Extension Office offering course on financial literacyPublished 10:11am Tuesday, April 1, 2014
The Butler County Extension Office is offering a bit of advice to residents on how to save money for a rainy day during the month of April showers.
April is National Financial Literacy Month, and according to a recent Career Builder study, it’s needed now more than ever —77 percent of American consumers are living from paycheck to paycheck.
The month marks an opportunity to educate households on various financial matters, such as creating and managing a budget, paying down debt while saving for emergencies and setting realistic financial goals.
Butler County Extension Coordinator Anthony Pinkston said that the largest roadblocks on the road to financial responsibility are always the little things.
“I think what trips people up the most is just not keeping a track of what they’re spending,” Pinkston said. “When they stop by the store, they could even have a grocery list, and they will get the things on their list and then they’ll pick up extra things that they don’t need, and sometimes that gets them in trouble over time.
“People see a sign that says ‘sale’ and it’s something that they don’t even need. Just because it’s a sale, that doesn’t mean it’s good for you or it’s financially responsible to pick it up. That’s shopping for clothes, furniture and other things.”
The extension office has laid out a five-step plan for helping those on the path toward financial wellness.
The first step involves making a strong commitment to change one’s relationship with money.
Secondly, the office recommends taking a simple quiz to help understand one’s financial position.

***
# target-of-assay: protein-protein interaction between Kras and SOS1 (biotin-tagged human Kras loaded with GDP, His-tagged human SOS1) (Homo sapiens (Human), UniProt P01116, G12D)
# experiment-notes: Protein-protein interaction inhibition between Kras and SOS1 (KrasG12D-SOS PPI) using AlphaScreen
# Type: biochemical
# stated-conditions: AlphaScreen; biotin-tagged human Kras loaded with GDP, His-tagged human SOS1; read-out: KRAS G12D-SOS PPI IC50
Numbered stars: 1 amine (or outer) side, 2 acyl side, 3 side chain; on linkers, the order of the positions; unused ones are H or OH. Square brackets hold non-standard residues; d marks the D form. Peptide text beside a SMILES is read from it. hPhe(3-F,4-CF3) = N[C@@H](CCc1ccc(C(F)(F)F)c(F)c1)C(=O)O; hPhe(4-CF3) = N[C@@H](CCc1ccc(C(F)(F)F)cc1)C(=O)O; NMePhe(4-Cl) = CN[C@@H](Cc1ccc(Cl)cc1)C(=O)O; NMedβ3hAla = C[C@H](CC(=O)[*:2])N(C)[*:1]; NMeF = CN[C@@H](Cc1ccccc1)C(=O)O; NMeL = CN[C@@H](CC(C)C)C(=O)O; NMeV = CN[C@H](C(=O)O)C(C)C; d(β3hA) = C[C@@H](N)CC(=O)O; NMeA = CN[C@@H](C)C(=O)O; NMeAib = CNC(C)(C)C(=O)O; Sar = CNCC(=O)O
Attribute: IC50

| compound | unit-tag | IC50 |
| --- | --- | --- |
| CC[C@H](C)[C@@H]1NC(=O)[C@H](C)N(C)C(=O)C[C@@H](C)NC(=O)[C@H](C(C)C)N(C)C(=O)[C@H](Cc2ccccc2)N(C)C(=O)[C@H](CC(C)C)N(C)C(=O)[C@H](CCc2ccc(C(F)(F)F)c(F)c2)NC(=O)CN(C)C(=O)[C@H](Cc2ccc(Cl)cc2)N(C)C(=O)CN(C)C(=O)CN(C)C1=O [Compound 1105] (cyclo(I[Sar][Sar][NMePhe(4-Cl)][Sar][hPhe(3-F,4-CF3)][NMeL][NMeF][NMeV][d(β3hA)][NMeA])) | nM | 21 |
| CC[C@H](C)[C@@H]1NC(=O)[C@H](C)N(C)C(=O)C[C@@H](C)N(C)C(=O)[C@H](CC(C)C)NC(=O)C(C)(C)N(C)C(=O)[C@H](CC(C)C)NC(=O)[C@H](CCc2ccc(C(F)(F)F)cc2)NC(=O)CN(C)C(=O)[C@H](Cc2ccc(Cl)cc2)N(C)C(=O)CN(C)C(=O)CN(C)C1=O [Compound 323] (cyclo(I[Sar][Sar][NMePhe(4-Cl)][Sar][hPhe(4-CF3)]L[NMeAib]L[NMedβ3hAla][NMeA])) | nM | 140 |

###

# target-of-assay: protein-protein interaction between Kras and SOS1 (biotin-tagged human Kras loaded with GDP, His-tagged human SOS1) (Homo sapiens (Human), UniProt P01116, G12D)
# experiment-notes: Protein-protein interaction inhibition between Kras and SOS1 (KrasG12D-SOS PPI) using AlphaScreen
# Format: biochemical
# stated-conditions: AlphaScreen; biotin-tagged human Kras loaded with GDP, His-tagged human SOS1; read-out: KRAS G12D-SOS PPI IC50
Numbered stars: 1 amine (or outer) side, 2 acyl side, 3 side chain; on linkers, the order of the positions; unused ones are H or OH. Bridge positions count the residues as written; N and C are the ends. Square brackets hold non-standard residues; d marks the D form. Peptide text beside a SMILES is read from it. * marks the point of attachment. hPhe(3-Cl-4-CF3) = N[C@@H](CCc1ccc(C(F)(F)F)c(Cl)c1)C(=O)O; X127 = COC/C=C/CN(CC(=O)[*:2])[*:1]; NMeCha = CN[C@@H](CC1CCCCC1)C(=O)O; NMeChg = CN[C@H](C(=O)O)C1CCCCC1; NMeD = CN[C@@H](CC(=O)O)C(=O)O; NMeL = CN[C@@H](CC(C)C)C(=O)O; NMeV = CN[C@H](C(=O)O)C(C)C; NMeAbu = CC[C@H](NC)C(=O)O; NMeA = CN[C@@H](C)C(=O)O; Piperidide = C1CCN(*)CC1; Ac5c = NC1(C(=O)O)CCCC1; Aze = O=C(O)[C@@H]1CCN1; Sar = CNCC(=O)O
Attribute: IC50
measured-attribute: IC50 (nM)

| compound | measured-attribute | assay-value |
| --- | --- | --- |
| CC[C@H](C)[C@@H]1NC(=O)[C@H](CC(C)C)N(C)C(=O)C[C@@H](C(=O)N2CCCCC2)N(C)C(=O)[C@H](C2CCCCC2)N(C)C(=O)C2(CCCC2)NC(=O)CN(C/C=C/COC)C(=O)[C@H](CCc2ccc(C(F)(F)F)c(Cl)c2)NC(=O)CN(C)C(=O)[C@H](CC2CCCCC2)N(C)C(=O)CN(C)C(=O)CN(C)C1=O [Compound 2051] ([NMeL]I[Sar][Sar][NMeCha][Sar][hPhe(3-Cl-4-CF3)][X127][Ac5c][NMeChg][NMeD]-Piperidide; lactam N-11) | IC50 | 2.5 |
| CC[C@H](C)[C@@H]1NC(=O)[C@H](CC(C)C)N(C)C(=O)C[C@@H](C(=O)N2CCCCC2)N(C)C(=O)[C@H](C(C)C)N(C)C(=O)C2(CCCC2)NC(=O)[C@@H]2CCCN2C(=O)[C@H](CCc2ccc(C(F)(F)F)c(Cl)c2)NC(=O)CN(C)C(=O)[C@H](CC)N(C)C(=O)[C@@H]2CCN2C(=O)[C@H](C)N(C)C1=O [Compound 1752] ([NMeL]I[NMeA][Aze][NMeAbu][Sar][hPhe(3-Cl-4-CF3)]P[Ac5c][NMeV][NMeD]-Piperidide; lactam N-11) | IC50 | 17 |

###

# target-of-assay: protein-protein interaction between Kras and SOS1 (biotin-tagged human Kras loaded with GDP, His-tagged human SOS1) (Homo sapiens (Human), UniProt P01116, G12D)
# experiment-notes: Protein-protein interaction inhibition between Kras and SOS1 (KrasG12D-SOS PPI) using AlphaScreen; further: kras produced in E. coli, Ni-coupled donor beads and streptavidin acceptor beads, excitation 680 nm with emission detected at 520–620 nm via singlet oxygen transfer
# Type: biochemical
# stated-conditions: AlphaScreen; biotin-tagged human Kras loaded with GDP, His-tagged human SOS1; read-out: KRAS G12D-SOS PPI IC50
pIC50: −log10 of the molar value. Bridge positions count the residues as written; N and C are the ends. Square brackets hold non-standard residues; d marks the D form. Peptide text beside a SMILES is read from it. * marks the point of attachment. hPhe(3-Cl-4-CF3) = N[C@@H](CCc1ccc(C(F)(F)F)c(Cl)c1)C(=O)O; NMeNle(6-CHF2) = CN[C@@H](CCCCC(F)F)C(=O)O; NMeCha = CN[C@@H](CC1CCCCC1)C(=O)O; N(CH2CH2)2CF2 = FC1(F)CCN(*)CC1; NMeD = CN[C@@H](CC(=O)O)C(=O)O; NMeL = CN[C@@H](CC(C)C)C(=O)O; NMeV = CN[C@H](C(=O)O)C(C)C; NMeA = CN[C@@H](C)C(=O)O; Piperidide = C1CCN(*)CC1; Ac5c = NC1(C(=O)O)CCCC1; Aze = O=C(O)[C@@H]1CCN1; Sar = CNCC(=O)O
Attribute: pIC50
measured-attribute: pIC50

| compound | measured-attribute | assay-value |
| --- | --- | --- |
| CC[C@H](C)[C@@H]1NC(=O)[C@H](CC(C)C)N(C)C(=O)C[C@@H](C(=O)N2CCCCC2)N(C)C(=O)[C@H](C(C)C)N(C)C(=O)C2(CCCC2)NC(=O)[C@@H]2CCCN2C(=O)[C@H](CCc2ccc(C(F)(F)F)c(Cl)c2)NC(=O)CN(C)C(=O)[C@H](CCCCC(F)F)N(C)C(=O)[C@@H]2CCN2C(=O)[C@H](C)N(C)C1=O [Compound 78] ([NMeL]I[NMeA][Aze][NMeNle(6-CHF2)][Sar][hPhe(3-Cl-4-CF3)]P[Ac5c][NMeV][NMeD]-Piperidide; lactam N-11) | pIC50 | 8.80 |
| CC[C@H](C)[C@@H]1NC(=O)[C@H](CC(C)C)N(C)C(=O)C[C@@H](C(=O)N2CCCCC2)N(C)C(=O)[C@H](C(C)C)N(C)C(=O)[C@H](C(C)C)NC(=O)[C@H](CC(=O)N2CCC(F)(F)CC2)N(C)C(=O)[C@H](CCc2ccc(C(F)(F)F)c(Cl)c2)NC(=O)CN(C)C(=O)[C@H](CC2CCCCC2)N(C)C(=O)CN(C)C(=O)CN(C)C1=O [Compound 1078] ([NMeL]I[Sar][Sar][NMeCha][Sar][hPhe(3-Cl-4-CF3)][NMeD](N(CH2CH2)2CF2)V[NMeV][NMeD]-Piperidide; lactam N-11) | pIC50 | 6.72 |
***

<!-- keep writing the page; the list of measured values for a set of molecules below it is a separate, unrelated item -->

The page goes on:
Getting organized, setting priorities — or understanding the difference between needs and wants — and learning to spend less than what is earned round out the list, and a solid budget is considered the most important element of any successful financial plan.
Pinkston added that following the plan and budgeting correctly could not only lead to more money in an individual’s bank account, but it could have an effect on the county as a whole.
“We have to stop being a microwave society that wants everything at once,” Pinkston said. “There are some things that you just have to wait on. And when you find yourself in a better financial situation, then it makes the economy better because you won’t find yourself in a tight, robbing Peter to pay Paul, because you always have your rolling reserves in case anything comes up. It’s important to budget and just spend wisely, and I think that if you do that, more money will go into the economy.”
For more information, visit financialliteracymonth.com or contact the Butler County Extension Office at (334) 382-3111.